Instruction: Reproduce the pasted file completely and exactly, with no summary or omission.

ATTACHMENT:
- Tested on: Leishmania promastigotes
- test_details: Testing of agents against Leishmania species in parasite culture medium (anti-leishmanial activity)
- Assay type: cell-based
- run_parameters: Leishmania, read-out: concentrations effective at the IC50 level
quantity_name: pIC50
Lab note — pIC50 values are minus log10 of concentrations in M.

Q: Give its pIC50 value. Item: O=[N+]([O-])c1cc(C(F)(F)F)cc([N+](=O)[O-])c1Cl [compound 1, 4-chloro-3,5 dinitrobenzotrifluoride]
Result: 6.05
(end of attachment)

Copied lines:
- Tested on: Leishmania promastigotes
- test_details: Testing of agents against Leishmania species in parasite culture medium (anti-leishmanial activity)
- Assay type: cell-based
- run_parameters: Leishmania, read-out: concentrations effective at the IC50 level
quantity_name: pIC50
Lab note — pIC50 values are minus log10 of concentrations in M.

Q: Give its pIC50 value. Item: O=[N+]([O-])c1cc(C(F)(F)F)cc([N+](=O)[O-])c1Cl [compound 1, 4-chloro-3,5 dinitrobenzotrifluoride]
Result: 6.05